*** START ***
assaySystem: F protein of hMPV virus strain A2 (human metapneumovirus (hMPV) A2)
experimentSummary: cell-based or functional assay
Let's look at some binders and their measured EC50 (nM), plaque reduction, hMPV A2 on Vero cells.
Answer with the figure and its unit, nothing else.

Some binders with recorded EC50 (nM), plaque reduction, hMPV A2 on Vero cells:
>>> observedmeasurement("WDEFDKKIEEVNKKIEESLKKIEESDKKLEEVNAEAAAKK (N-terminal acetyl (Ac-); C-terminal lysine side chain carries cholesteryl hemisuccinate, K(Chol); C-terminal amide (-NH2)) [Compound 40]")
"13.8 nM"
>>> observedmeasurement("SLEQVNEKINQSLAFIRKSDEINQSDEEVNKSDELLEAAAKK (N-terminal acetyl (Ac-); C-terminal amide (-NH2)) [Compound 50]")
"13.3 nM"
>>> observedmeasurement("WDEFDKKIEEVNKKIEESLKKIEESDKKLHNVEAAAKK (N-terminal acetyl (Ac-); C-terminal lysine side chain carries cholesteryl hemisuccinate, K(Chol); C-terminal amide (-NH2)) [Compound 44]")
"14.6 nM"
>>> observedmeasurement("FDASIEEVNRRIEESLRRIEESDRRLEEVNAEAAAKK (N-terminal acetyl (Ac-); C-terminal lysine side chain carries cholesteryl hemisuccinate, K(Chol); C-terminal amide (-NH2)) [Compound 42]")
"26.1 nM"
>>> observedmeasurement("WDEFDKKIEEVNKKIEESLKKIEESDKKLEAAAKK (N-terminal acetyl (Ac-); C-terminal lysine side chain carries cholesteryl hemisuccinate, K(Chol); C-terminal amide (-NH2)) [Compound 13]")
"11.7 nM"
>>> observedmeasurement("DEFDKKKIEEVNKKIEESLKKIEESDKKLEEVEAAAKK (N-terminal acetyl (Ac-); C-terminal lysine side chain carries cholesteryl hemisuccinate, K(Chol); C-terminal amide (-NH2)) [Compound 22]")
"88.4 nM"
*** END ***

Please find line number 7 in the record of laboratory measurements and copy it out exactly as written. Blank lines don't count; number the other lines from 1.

"13.8 nM"